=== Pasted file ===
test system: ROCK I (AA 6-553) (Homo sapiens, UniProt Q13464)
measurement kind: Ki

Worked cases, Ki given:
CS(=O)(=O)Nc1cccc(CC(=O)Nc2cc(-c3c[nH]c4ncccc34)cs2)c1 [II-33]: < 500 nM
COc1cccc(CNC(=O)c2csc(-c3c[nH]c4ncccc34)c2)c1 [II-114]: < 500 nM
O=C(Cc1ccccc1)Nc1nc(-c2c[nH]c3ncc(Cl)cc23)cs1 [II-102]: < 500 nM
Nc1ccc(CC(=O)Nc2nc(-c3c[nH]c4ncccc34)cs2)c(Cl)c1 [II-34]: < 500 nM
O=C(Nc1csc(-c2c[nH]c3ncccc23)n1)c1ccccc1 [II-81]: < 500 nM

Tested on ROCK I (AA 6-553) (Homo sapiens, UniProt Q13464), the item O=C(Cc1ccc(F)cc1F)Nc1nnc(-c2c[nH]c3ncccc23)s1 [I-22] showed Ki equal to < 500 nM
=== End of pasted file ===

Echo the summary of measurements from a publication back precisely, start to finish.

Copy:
test system: ROCK I (AA 6-553) (Homo sapiens, UniProt Q13464)
measurement kind: Ki

Worked cases, Ki given:
CS(=O)(=O)Nc1cccc(CC(=O)Nc2cc(-c3c[nH]c4ncccc34)cs2)c1 [II-33]: < 500 nM
COc1cccc(CNC(=O)c2csc(-c3c[nH]c4ncccc34)c2)c1 [II-114]: < 500 nM
O=C(Cc1ccccc1)Nc1nc(-c2c[nH]c3ncc(Cl)cc23)cs1 [II-102]: < 500 nM
Nc1ccc(CC(=O)Nc2nc(-c3c[nH]c4ncccc34)cs2)c(Cl)c1 [II-34]: < 500 nM
O=C(Nc1csc(-c2c[nH]c3ncccc23)n1)c1ccccc1 [II-81]: < 500 nM

Tested on ROCK I (AA 6-553) (Homo sapiens, UniProt Q13464), the item O=C(Cc1ccc(F)cc1F)Nc1nnc(-c2c[nH]c3ncccc23)s1 [I-22] showed Ki equal to < 500 nM